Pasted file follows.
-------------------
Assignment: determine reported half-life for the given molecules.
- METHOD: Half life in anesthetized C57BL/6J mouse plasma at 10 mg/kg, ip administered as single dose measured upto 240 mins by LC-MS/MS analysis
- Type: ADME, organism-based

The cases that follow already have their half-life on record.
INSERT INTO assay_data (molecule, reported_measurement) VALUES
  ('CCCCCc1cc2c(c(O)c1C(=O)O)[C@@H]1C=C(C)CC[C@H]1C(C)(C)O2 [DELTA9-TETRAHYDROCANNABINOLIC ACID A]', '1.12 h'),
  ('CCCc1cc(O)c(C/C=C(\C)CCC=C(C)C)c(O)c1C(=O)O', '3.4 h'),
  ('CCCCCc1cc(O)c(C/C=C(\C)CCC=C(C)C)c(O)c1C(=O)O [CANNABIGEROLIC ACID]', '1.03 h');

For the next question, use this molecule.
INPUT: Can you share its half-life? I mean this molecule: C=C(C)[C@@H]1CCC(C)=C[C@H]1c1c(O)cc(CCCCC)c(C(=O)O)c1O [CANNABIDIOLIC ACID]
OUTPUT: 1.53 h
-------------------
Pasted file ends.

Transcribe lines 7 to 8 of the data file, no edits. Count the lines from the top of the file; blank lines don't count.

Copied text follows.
  ('CCCc1cc(O)c(C/C=C(\C)CCC=C(C)C)c(O)c1C(=O)O', '3.4 h'),
  ('CCCCCc1cc(O)c(C/C=C(\C)CCC=C(C)C)c(O)c1C(=O)O [CANNABIGEROLIC ACID]', '1.03 h');